As a proof of concept, we utilize these metasurfaces to multiplex and demultiplex the CVBs with m = ±1, ±2 (see Supplementary Note 6). For the incident xpolarized and ypolarized Gaussian beam, the radial and azimuthal CVB can be obtained due to the orthogonality of x (xpol) and ydirection linear polarization (ypol). The radial and azimuthal CVB are also orthogonal. Hence, polarizationdivisionmultiplexing and modedivisionmultiplexing can be combined. We realized four CVB modes multiplexing and demultiplexing at the wavelength of 1554 nm by combining polarizationdivisionmultiplexing, which carry 400 Gbit/s quadrature phase shift keying (QPSK) signals. The light intensity matrix of the four demultiplexed CVBs (\(m{{{\mathrm{ = }}}} \pm {{{\mathrm{1,}}}} \pm {{{\mathrm{2}}}}\)), which were applied in the communication system, is shown in Fig. 5a.
The diagonal of the matrix is the intensity of the optical signal obtained by demodulation, and the others are crosstalk. The crosstalk relates to the difference in polarization orders between adjacent channels. Here we set the interval between adjacent channels to \({\Delta}m = 1\), and the crosstalk between adjacent channels can be reduced by increasing \({\Delta}m\). Hence, the BER performance of this communication system can be further improved. Figure 5b represents the BERs of the CVB channels at 1554 nm. “−2, xpol” represents the channel is xpolarization input and polarization order is \(m =  2\), and the others can be done similarly. The BERs are all below the harddecision forwarderrorcorrection (FEC) threshold of \(3.8 \times 10^{  3}\). These results help to confirm that the metasurfaces can realize lowcrosstalk and highspeed CVB mode multiplexing/demultiplexing.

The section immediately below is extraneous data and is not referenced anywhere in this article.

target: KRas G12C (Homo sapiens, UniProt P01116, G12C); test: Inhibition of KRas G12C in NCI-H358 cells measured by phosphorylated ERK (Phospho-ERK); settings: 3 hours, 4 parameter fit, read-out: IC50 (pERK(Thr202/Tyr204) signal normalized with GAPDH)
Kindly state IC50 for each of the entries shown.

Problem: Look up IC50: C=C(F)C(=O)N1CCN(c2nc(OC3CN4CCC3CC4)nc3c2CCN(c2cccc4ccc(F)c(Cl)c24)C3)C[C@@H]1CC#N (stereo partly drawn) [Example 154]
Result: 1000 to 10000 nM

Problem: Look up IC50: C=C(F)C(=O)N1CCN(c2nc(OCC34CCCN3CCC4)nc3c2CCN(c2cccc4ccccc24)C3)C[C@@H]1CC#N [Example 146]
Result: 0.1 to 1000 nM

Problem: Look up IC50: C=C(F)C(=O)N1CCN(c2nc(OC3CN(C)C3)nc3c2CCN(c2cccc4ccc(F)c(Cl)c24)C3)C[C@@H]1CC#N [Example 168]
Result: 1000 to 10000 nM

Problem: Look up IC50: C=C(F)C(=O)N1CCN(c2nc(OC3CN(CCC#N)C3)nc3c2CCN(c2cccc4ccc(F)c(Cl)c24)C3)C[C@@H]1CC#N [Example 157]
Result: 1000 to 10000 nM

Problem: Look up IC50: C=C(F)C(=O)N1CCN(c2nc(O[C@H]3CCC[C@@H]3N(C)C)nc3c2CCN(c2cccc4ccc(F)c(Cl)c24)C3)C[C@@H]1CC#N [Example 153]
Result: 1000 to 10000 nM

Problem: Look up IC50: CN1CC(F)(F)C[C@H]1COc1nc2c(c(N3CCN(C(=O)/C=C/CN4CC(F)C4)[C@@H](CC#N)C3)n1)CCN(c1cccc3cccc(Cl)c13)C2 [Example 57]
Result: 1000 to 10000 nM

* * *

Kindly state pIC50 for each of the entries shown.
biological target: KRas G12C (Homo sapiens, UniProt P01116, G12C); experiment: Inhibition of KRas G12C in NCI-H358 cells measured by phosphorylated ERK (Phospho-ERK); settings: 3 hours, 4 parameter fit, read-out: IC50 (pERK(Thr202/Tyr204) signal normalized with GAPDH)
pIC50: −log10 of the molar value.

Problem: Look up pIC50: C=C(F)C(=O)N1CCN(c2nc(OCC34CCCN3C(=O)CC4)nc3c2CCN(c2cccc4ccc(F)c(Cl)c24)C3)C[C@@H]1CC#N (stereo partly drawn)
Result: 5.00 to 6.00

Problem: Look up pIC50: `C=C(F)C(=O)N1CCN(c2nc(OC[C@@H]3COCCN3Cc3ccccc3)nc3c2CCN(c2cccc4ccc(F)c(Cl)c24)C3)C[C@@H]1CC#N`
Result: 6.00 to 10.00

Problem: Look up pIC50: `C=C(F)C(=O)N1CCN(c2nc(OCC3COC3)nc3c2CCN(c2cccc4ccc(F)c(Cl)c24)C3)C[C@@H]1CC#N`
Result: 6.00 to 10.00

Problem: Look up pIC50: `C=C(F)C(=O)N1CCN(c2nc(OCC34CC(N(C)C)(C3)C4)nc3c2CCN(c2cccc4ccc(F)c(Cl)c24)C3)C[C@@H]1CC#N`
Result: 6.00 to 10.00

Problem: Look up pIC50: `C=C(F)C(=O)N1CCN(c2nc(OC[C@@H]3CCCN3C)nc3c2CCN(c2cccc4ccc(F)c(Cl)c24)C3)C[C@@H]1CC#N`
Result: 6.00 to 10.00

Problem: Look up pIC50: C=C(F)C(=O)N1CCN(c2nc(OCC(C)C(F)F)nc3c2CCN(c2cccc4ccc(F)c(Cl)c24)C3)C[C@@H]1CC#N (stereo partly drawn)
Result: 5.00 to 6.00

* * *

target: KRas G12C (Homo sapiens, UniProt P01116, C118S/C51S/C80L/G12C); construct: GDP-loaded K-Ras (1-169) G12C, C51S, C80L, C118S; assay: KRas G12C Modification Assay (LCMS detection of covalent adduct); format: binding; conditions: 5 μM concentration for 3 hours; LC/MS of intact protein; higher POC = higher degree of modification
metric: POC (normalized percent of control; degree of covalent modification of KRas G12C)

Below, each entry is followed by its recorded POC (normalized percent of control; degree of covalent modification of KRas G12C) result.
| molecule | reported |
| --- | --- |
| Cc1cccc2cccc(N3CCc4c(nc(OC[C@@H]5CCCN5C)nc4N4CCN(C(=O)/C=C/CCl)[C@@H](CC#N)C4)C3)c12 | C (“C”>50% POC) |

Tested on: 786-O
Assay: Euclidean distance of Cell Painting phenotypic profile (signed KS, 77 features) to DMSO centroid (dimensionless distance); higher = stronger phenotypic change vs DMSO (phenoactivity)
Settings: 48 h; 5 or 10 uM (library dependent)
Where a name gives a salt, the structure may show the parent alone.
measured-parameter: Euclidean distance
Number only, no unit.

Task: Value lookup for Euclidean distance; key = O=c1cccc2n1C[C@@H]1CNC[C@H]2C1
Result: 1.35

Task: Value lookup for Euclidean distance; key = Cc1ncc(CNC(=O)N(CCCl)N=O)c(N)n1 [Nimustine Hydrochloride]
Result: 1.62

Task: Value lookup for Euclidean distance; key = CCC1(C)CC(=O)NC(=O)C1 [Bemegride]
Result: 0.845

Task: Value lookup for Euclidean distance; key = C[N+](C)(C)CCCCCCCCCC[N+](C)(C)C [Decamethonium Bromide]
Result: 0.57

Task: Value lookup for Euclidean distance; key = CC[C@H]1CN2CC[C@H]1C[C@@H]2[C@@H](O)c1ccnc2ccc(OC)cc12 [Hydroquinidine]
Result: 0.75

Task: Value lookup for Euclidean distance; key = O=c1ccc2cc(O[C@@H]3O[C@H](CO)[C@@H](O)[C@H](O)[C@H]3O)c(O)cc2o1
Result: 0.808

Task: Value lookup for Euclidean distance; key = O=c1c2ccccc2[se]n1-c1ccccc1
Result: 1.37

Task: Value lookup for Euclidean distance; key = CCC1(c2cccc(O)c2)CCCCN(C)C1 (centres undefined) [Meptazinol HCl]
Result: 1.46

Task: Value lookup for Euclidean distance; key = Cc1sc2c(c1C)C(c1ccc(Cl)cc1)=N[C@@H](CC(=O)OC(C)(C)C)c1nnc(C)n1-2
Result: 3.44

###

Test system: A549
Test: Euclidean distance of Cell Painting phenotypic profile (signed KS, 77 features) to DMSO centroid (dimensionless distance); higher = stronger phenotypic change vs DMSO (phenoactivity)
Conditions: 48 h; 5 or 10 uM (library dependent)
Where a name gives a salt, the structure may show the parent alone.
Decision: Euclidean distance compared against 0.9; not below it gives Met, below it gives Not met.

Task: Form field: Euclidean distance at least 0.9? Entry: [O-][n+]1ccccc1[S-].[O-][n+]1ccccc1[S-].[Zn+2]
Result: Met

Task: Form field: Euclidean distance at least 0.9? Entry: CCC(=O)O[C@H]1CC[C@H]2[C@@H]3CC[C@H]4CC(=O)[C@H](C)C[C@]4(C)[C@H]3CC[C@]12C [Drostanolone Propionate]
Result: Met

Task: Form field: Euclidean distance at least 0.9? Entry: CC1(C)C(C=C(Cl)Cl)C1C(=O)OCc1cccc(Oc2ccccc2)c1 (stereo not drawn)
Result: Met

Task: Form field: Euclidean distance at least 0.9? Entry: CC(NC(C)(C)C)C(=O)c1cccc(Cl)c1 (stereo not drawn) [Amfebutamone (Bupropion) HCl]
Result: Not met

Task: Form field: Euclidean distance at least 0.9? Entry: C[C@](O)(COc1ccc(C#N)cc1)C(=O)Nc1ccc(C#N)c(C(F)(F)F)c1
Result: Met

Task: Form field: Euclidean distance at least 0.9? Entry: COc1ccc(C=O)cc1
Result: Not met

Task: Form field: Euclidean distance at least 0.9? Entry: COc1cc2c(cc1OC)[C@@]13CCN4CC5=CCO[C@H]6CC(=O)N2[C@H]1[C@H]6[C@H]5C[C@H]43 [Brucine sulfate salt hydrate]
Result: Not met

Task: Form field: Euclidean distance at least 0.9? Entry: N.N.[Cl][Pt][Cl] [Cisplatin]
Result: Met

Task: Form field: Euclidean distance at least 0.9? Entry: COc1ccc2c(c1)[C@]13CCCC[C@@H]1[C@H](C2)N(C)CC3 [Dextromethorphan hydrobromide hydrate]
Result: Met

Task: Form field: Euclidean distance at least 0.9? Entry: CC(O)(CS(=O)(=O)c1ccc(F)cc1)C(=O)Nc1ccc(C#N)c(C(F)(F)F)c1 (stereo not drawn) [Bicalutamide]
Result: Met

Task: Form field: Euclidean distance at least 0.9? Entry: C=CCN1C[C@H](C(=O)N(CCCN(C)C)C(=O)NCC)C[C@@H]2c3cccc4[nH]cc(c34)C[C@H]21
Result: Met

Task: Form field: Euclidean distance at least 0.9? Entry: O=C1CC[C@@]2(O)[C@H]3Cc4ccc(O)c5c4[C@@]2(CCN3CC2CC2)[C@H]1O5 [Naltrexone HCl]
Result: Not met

We further construct a CVB mode multiplexing communication system, which combines wavelengthdivisionmultiplexing and polarizationdivisionmultiplexing. The optical spectra at the wavelengths of 1551.72, 1553.33, 1554.94, and 1556.55 nm are measured before and after multiplexing (see Supplementary Note 7). It can be noticed from Fig. S7 that the linewidth of resonant peaks is broadened as the power of signal is amplified by Erbiumdoped fiber amplifier. However, the peak wavelength remains unchanged after propagating through the metasurface, indicating that the metasurface is nondispersive over certain bandwidth. Moreover, we test the BERs of the CVB channels with different vector modes and wavelengths to analyze data signals. The BERs of 32 channels, including 4 wavelengths, 2 polarizations, and 4 CVB modes, are measured.